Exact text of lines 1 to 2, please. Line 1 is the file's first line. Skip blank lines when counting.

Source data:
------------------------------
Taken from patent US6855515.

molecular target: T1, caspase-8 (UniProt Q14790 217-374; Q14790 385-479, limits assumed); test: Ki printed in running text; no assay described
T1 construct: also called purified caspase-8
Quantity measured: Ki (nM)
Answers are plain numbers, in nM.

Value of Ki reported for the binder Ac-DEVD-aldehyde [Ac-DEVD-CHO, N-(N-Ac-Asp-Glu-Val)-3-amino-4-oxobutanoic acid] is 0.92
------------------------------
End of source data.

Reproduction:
Taken from patent US6855515.

molecular target: T1, caspase-8 (UniProt Q14790 217-374; Q14790 385-479, limits assumed); test: Ki printed in running text; no assay described